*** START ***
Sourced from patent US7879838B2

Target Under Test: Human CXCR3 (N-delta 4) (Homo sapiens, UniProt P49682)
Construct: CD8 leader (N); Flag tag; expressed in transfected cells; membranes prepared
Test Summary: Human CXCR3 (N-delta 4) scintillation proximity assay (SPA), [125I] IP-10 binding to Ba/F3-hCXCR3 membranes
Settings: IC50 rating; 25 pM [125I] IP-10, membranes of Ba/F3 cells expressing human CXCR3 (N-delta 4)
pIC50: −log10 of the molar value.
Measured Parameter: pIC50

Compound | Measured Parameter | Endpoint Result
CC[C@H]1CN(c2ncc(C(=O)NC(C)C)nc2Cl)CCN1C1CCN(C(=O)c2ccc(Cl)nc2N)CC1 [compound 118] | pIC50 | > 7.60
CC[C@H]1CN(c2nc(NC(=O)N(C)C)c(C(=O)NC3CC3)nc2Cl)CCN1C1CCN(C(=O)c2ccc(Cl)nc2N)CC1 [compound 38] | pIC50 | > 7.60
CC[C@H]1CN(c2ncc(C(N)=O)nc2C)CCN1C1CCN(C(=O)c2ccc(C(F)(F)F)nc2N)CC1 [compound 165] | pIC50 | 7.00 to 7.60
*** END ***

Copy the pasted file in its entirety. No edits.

Sourced from patent US7879838B2

Target Under Test: Human CXCR3 (N-delta 4) (Homo sapiens, UniProt P49682)
Construct: CD8 leader (N); Flag tag; expressed in transfected cells; membranes prepared
Test Summary: Human CXCR3 (N-delta 4) scintillation proximity assay (SPA), [125I] IP-10 binding to Ba/F3-hCXCR3 membranes
Settings: IC50 rating; 25 pM [125I] IP-10, membranes of Ba/F3 cells expressing human CXCR3 (N-delta 4)
pIC50: −log10 of the molar value.
Measured Parameter: pIC50

Compound | Measured Parameter | Endpoint Result
CC[C@H]1CN(c2ncc(C(=O)NC(C)C)nc2Cl)CCN1C1CCN(C(=O)c2ccc(Cl)nc2N)CC1 [compound 118] | pIC50 | > 7.60
CC[C@H]1CN(c2nc(NC(=O)N(C)C)c(C(=O)NC3CC3)nc2Cl)CCN1C1CCN(C(=O)c2ccc(Cl)nc2N)CC1 [compound 38] | pIC50 | > 7.60
CC[C@H]1CN(c2ncc(C(N)=O)nc2C)CCN1C1CCN(C(=O)c2ccc(C(F)(F)F)nc2N)CC1 [compound 165] | pIC50 | 7.00 to 7.60